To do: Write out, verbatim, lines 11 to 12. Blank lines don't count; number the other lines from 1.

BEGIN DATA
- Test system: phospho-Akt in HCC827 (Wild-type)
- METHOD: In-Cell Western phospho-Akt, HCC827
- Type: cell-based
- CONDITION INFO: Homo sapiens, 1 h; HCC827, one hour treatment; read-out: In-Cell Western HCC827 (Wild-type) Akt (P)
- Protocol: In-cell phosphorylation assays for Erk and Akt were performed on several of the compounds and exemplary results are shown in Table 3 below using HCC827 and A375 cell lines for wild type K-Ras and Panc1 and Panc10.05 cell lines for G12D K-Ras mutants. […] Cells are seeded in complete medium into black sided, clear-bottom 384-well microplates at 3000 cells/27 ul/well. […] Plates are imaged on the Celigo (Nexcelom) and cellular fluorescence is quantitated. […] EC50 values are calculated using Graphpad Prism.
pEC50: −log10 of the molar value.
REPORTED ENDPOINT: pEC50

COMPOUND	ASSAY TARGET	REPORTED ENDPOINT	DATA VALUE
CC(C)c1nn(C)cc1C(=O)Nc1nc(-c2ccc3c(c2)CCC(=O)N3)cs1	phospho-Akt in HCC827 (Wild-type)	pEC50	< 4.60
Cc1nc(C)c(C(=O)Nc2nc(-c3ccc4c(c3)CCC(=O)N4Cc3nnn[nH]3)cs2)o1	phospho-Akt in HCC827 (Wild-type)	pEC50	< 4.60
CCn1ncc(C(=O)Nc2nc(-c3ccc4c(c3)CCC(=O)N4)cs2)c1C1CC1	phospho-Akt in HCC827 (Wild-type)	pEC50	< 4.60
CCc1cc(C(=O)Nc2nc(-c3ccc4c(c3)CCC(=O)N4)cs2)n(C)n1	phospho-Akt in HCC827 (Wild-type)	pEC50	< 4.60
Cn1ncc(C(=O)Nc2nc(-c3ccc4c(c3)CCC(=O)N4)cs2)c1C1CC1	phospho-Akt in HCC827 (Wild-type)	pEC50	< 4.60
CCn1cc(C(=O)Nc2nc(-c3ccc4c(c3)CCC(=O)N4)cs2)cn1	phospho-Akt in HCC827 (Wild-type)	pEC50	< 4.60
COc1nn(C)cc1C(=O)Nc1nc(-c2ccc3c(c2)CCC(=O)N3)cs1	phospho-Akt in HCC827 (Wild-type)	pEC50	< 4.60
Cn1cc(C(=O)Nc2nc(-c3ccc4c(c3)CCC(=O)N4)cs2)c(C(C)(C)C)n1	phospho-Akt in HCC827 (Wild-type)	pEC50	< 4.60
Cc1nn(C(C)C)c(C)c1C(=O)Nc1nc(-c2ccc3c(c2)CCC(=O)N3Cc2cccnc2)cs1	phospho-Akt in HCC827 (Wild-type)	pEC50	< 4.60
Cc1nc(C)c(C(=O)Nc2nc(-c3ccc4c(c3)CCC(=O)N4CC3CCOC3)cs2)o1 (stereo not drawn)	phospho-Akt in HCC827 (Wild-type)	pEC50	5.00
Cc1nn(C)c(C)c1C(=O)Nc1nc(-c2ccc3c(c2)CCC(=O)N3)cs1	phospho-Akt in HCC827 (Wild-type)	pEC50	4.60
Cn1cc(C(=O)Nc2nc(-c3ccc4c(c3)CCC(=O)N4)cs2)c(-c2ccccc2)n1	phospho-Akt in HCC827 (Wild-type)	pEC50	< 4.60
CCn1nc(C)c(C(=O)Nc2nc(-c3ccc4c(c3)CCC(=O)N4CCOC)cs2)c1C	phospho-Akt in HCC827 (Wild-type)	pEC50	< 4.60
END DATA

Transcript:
CCn1ncc(C(=O)Nc2nc(-c3ccc4c(c3)CCC(=O)N4)cs2)c1C1CC1	phospho-Akt in HCC827 (Wild-type)	pEC50	< 4.60
CCc1cc(C(=O)Nc2nc(-c3ccc4c(c3)CCC(=O)N4)cs2)n(C)n1	phospho-Akt in HCC827 (Wild-type)	pEC50	< 4.60